Mesothelioma, a malignancy associated with occupational exposure to asbestos is a devastating disease without attractive therapies. For decades, asbestos was used heavily in construction, industry, the Navy, even household products and appliances, and is still present in many homes, schools, and office buildings. The disease can arise from small exposures, and even as much as 50 years later. As a result, each year 3,000 Americans and many thousands more worldwide develop mesothelioma, and millions of us are at risk, creating a pressing need for new therapeutic strategies. Since mesothelioma is generally a regional disease within the pleura and peritoneum, aggressive surgery can resect most of solid viable tumor. However, microscopic residues and recurrence, especially in the peritoneal mesothelioma because of the complexity of the space and fragility of the organs, are increasingly recognized as major problems. Highly selective tumor location and targeting are needed. Our long term goal is to develop effective radioimmunotherapy (RIT) for human cancers by marrying radiotherapy with nanotechnology. The objective of this application is to engineer nano liposome as the dose delivery media to carry high payload of radionuclides for specific targeting of the methothelioma tumor cells by intraperitoneal administration. To accomplish, the first Aim is to identify optimal scFv antibodies targeting to malignant mesothelioma from a panel of 15 antibodies we have recently discovered. The native antibodies will be labeled with 99mTc for in vitro and in vivo evaluation of targeting. The remaining best 5 will be conjugated to nanosized liposome for further characterization in vitro and in vivo of the performance of these nanoparticle radioimmunoconjugates. The results will guide changes to the synthesis parameters in order to produce antibody liposome conjugates with promising properties for in vivo application.
The second aim will focus on the 177Lu labeling of the nanosized liposome conjugated with optimal antibody (177Lu-LP-scFv) to achieve high specific activity and characterize the targeting capability, stability and radiolysis in vitro. In vivo localization and biodistribution will be evaluated and optimized in animals bearing malignant peritoneal mesothelioma.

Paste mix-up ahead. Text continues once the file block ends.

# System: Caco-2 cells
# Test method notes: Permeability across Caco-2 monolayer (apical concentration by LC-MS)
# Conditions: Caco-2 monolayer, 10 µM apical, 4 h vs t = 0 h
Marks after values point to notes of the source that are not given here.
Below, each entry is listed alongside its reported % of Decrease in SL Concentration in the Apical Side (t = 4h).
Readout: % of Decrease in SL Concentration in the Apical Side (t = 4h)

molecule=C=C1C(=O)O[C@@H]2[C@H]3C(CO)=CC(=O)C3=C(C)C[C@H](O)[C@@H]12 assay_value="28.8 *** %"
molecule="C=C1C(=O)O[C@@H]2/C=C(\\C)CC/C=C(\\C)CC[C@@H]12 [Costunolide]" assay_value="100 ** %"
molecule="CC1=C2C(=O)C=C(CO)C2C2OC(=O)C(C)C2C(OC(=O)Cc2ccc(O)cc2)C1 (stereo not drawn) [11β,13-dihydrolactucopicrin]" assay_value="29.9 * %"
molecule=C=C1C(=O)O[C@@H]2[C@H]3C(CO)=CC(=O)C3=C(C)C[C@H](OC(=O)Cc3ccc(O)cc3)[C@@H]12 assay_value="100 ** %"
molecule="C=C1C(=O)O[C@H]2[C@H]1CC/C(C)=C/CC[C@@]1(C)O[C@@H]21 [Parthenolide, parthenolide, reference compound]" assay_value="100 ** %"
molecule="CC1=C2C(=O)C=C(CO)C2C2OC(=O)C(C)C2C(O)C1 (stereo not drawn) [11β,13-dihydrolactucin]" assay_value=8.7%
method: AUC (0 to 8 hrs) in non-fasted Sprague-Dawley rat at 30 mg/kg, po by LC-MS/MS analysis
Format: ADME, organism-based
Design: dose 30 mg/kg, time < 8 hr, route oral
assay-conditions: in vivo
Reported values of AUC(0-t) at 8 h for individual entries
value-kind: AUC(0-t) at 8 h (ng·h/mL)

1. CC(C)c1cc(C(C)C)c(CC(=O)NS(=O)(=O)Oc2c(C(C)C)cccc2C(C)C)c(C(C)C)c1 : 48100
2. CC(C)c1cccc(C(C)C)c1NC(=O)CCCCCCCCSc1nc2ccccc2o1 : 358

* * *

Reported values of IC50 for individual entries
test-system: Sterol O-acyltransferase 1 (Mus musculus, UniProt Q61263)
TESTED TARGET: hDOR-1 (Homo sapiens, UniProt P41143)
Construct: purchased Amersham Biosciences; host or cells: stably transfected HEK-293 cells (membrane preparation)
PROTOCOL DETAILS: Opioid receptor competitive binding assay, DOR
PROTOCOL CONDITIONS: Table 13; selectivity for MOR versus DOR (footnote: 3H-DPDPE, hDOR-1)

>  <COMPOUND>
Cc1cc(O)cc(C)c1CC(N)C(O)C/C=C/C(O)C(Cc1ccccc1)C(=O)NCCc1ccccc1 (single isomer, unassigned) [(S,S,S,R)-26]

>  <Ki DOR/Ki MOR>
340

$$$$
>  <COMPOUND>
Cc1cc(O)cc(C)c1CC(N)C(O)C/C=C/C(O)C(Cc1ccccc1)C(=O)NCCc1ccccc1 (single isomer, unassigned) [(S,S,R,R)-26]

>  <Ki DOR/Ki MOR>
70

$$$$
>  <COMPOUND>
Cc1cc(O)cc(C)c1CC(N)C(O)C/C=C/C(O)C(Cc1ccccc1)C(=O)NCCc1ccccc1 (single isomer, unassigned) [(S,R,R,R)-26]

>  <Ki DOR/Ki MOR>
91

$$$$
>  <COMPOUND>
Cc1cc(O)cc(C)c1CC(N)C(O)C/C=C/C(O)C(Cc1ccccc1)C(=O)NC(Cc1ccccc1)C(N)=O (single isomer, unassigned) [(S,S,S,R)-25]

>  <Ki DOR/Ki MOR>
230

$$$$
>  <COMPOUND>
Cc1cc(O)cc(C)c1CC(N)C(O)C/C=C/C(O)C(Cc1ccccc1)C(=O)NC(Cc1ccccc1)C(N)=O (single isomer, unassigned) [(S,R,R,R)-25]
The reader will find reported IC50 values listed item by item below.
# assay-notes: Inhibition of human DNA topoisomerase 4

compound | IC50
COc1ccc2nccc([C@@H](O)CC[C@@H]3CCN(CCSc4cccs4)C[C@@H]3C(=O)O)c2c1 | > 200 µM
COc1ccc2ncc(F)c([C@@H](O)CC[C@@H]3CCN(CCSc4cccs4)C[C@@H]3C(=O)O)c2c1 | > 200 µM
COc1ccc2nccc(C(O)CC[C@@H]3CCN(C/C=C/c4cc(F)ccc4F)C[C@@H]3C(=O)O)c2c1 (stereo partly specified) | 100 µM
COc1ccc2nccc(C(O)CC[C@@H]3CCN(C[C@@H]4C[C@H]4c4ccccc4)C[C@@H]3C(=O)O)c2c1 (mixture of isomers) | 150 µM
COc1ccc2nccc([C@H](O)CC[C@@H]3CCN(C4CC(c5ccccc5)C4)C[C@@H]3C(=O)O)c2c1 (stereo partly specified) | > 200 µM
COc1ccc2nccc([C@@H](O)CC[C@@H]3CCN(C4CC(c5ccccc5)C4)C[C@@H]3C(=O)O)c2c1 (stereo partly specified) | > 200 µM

In Aim 3, the biodistribution and treatment efficacy of the best 177Lu-LP-scFv will then be evaluated in mice with malignant peritoneal mesothelioma xenografts. A variety of dosing schemes will also be tested. Execution of this project will provide effective and safe radioimmunotherapy of this aggressive disease. The novel antibody identified from in vivo screening will also have great potential to translate into specific marker for malignant mesothelioma and targeting vector for other targeted modality therapy. Additionally, the modular approach inherent in the nanoliposome simultalously loaded with targeting vector and high payload of cytotoxic agent holds promise as of potential template for multimodality intracavity locoregional therapies (e.g. photodynamic-radiotherapy) for malignant mesothelioma and other human cancers.
Malignant mesothelioma is a neoplasm of the mesothelial lining of the pleural or peritoneal cavity linked to prior exposure to asbestos. For decades, asbestos was used heavily in construction, industry, the Navy, even household products and appliances, and is still present in many homes, schools, and office buildings. The disease can arise from small exposures, and even as much as 50 years later with reported median survivals of only 18 to 24 months after diagnosis. As a result, each year more than 3,000 Americans and many thousands more worldwide develop mesothelioma, millions of us are at risk and projections suggest that the incidence will continue to rise, creating a pressing need for new therapeutic strategies. This project addresses key challenges of radioimmunotherapy (RIT) for the treatment of malignant mesothelioma. The goal for the study is to use nano liposome as the dose delivery media to carry high payload of radionuclides for specific targeting of the methothelioma tumor cells. If successfully completed, this novel method will create far-reaching applications in RIT, particularly for high-potent treatments of malignant mesothelioma.
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